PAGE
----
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International finance is no doubt presently wondering whether Theresa May, the stateswoman who will save UK capitalism by negotiating fiendish trade deals with countless foreign nations, is at all related to Theresa May, the simpleton behind such worrying utterances as “Brexit means Brexit” and “We want a red, white and blue Brexit.” I am surprised that the pound did not slide down another huge snake with that last one, all the way to the bottom of the board. A red, white and blue Brexit?

This snatch of geopolitical doggerel leaves you conscious of an imagination under tremendous strain, groping vainly in the dark for anything eloquent or catchy. It also suggests that Mrs May is still inhabiting an era when people listened dutifully to their Prime Minister’s pronouncements on the teatime news. Today we have Twitter: an ocean of listless piranhas which are just waiting for any flake of trivia to land in their midst. The red, white and blue Brexit was derided from every conceivable angle. Pictures of the Russian and Norwegian flags were tweeted; clunky metaphors were GIF-ed; the sarcasm was brick hard. Content-creating journalist Adam Bienkov squeezed eight hundred words out of that red, white and blue Brexit for Business Insider (“’Red, white and blue Brexit’: The worst UK political slogans of all time”); the Canary managed only four hundred words of abuse which was almost as witless as the original sound bite (“Government accidentally leaks every slogan it considered before ‘red, white, and blue Brexit’”). Mrs May’s single bungled remark was thus unravelled on an industrial scale.

Mrs May is the very last thing that today’s media has been built for. Why, we have twenty-four hours of rolling television news to fill; we have tens of thousands of bored academics and activists on Twitter, all of them bent over their rapid-firing tweet machines, and someone has put Vaseline on those triggers man! So a government which has said basically nothing for five months must be a living hell for these people. An infinity of content is being created every day out of specks. An all-you-can-eat buffet from a few crumbs.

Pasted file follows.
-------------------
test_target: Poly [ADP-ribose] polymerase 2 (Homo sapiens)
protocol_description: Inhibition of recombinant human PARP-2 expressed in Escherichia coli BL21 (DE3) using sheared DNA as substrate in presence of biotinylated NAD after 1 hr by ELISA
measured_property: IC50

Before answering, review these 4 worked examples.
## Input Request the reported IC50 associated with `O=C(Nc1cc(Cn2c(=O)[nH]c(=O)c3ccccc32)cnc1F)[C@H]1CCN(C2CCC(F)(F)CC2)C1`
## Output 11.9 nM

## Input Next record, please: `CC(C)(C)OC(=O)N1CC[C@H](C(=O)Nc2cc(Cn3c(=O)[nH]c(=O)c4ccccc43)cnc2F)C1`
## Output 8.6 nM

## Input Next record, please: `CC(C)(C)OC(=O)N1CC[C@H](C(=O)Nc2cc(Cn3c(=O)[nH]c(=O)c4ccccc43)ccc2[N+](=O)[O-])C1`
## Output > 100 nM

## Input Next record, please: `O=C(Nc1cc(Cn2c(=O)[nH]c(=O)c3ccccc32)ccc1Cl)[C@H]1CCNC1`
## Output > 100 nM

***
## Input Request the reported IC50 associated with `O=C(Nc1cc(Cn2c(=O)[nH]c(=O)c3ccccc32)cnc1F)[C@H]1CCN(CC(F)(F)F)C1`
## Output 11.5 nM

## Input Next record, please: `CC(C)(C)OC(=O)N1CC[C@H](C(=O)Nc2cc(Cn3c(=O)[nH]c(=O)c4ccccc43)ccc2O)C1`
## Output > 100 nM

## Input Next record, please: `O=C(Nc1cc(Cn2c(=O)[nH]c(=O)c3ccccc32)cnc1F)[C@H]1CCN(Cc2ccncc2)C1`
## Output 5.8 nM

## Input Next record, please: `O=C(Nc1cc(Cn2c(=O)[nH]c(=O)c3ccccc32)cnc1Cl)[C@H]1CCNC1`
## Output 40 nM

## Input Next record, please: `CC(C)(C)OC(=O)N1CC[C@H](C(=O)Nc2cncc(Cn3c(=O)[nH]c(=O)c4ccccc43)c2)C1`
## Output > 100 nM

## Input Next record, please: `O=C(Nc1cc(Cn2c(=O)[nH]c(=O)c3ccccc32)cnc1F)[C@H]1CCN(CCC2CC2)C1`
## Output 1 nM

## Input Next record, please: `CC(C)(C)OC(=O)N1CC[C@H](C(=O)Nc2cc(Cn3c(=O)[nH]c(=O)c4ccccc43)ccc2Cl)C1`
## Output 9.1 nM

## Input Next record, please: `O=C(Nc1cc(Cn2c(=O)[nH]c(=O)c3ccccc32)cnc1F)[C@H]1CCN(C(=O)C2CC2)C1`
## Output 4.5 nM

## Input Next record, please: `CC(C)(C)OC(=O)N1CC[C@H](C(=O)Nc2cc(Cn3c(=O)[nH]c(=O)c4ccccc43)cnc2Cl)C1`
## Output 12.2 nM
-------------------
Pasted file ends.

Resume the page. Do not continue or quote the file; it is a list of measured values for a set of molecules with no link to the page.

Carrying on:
What is so strange is that if we move from content to actual analysis, Brexit is habitually described in terms which strip it of all meaning. It has been unanimously agreed that the safest possible word for the forthcoming Brexit talks is “negotiations.” This word makes Brexit sound as sensible and off-putting as the Trans Pacific Partnership Agreement. If you picture the Brexit “negotiations” in your mind, an image might form of lots of feeble old men meeting on the lawn at Bretton Woods, amiably steely-eyed and gripping their copies of the Financial Times. At the end, a tiny spokesman in pinstripes will emerge to read out, in a suitably clipped accent, that “These negotiations have been concluded to our mutual satisfaction. We can announce to the public that capitalism will continue.”

Who would guess, from such an innocuous label as “negotiations,” that Brexit is in fact a power struggle? It is exactly the same struggle, largely unruffled by the June referendum, which David Cameron was fighting when he had presented himself to the EU at the start of the year. The two forces in this struggle might as well be magnetically opposed: the largely leaderless, predominantly working-class voters who want their sovereignty back (or “power” if this term still remains too difficult for you); and an undemocratic reaction which is trying to keep this power away from national electorates. There is henceforth nothing significantly new about Brexit, other than that the former side has lately acquired a national government as a rather dubious ally.